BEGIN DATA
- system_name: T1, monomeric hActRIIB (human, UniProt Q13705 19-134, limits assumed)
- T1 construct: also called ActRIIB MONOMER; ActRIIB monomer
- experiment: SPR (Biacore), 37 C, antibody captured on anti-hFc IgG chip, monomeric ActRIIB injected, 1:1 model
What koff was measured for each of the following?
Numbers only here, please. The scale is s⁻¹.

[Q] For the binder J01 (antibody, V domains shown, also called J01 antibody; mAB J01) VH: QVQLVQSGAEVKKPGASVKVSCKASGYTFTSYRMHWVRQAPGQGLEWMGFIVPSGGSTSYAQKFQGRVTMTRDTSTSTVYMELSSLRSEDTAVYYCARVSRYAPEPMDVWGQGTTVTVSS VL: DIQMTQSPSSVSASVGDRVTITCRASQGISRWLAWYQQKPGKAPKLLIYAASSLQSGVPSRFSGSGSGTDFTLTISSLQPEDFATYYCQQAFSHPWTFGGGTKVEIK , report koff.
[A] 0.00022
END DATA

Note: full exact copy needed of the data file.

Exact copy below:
- system_name: T1, monomeric hActRIIB (human, UniProt Q13705 19-134, limits assumed)
- T1 construct: also called ActRIIB MONOMER; ActRIIB monomer
- experiment: SPR (Biacore), 37 C, antibody captured on anti-hFc IgG chip, monomeric ActRIIB injected, 1:1 model
What koff was measured for each of the following?
Numbers only here, please. The scale is s⁻¹.

[Q] For the binder J01 (antibody, V domains shown, also called J01 antibody; mAB J01) VH: QVQLVQSGAEVKKPGASVKVSCKASGYTFTSYRMHWVRQAPGQGLEWMGFIVPSGGSTSYAQKFQGRVTMTRDTSTSTVYMELSSLRSEDTAVYYCARVSRYAPEPMDVWGQGTTVTVSS VL: DIQMTQSPSSVSASVGDRVTITCRASQGISRWLAWYQQKPGKAPKLLIYAASSLQSGVPSRFSGSGSGTDFTLTISSLQPEDFATYYCQQAFSHPWTFGGGTKVEIK , report koff.
[A] 0.00022